Completing a PhD research project in the joint University of Zurich (UZH) and Swiss Federal Institute of Technology (ETH) Zurich, PhD Program in Ecology, in one of the internationally acclaimed research groups, enhances a student’s PhD experience. Students of this program are enrolled at either the UZH or the ETH. The program offers research training in the interdisciplinary field of ecology, general skills training for academic and non-academic excellence, and opportunities to interact with other doctoral students. The program includes a curriculum of at least 12 ECTS credits, teaching experience, and is usually completed within three to four years (full-time). It offers yearly graduate schools, courses on subject specific matters and on methods that are of direct use to the work of doctoral students. Additional courses on transferable skills prepare students for professional life, whether this is in an academic institution or not. Research seminars foster international collaborations and the exchange of experiences among doctoral students and experts from different fields of ecology.
Coevolution at the community scale
Fernando Pedraza Perez
The coevolution of ecological communities. Communities contain direct (solid lines) and indirect (dashed lines) interactions. Such interactions can lead to coevolution, i.e., the reciprocal evolutionary change of species (differences in node colour). These evolutionary changes may, in turn, result in the establishment or loss of interactions © Fernando Pedraza Perez
Ecological interactions can result in reciprocal evolutionary change. Examples of coevolution exist across all types of species interactions. For instance, antagonism can lead to arms-race dynamics between hosts and parasites. In turn, mutualism can result in trait synchrony of plants and their pollinators. Such coevolutionary dynamics have resulted in the diversification of life and some of its major evolutionary transitions. Yet, most of our understanding of coevolution comes from the study of pairwise interactions. Thus, we ignore how coevolution operates in communities, where species are embedded in complex networks of interactions. In my PhD work, I leveraged models merging evolutionary and network theories to explore the coevolution of ecological communities. First, I studied how the structure of ecological networks affects the coevolution of species traits. Second, I explored how the nature of species interactions affects the coevolutionary dynamics of communities. Third, I assessed how coevolution modulates the structure of interactions networks and how this influences the robustness of communities to co-extinctions. Through my work I aim to understand how the ecology and evolution of communities are intertwined through the process of coevolution.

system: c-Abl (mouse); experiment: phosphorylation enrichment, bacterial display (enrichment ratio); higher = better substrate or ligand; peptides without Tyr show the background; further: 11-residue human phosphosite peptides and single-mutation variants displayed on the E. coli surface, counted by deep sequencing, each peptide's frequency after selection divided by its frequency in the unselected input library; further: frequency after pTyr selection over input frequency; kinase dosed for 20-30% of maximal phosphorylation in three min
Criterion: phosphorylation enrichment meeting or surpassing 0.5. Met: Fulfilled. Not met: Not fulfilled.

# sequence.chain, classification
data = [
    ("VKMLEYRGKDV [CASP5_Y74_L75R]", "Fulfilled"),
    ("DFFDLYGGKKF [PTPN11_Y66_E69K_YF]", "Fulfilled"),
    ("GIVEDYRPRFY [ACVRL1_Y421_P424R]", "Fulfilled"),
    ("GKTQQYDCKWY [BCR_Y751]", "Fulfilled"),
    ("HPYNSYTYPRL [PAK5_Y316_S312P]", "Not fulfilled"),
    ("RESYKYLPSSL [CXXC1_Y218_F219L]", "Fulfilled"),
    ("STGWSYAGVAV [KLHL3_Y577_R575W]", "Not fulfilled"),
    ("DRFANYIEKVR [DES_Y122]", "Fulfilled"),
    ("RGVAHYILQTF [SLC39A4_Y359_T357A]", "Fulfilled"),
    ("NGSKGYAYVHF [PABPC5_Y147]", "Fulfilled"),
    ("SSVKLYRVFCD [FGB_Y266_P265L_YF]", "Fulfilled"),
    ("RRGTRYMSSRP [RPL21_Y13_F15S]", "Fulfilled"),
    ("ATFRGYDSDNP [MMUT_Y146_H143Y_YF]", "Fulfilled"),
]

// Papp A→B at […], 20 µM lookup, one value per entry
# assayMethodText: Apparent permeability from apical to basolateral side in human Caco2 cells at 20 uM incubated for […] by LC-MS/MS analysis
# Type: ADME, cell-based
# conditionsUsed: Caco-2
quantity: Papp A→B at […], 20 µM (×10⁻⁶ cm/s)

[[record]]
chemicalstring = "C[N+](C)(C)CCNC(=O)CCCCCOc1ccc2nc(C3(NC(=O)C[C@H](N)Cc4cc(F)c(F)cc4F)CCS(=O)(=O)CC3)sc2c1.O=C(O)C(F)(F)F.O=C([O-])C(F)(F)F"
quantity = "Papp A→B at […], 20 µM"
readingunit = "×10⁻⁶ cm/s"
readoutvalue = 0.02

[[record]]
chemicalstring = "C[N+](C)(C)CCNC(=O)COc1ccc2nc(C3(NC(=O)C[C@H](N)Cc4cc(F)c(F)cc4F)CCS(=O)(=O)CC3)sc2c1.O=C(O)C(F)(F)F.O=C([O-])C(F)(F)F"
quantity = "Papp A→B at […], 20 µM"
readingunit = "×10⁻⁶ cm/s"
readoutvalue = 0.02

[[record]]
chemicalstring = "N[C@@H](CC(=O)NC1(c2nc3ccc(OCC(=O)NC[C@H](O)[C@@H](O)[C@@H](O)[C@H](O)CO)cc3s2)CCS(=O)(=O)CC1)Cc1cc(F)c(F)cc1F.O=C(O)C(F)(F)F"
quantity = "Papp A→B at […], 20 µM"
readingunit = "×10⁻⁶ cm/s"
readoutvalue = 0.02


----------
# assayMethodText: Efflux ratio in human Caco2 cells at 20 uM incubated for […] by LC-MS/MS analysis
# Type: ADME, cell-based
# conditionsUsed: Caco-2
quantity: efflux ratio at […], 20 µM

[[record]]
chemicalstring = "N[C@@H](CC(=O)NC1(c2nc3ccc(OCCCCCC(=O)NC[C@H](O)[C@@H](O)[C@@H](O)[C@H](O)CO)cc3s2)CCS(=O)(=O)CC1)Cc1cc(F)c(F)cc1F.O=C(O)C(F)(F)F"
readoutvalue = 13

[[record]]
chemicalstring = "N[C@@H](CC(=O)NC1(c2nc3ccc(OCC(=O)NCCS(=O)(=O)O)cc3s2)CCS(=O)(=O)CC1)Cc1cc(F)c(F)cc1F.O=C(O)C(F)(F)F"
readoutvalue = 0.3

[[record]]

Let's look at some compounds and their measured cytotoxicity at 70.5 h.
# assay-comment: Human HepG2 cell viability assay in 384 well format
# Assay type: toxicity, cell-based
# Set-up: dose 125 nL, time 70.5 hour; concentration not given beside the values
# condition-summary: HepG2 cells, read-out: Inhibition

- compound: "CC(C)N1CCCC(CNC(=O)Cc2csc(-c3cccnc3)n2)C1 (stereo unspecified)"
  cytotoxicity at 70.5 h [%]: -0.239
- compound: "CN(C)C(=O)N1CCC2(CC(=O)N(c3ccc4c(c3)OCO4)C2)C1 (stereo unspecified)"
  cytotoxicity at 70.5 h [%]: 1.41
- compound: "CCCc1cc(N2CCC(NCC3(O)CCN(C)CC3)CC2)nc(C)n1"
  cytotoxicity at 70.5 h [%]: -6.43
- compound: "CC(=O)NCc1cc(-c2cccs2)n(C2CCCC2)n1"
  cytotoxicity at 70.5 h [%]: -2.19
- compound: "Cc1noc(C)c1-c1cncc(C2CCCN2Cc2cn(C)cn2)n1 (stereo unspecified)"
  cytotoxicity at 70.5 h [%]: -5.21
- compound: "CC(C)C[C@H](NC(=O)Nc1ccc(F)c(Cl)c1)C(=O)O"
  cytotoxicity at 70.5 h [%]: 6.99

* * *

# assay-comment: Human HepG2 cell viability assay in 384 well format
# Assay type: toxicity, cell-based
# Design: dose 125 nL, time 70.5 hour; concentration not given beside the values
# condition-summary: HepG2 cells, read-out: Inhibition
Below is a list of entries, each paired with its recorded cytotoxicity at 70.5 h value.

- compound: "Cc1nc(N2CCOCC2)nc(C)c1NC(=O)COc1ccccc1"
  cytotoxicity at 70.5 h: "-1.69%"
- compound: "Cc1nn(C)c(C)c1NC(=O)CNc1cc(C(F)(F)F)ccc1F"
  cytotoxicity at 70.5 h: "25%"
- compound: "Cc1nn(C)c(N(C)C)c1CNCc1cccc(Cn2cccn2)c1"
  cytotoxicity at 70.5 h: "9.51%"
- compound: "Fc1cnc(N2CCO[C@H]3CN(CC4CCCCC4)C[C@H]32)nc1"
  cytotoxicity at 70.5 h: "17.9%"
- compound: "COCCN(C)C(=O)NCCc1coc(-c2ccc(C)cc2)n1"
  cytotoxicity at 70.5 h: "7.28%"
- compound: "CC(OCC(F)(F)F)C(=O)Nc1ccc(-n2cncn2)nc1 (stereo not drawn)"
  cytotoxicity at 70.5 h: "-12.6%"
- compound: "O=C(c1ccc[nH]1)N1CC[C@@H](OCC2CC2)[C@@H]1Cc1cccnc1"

Photography for Scientists
Science and science communication rely heavily and extensively on photography. In this course organised by the PhD Program in Ecology, student scientists were taught how to be more "visually literate", empowering them to more effectively communicate their science.
Filmmaking for Scientists
In this course organised by the PhD Program in Ecology, students learnt how to prepare their own documentary films, including how to deal with camera and lighting, screenwriting/storyboard and film editing. At the end of the workshop, the PhD students prepared a short documentary film.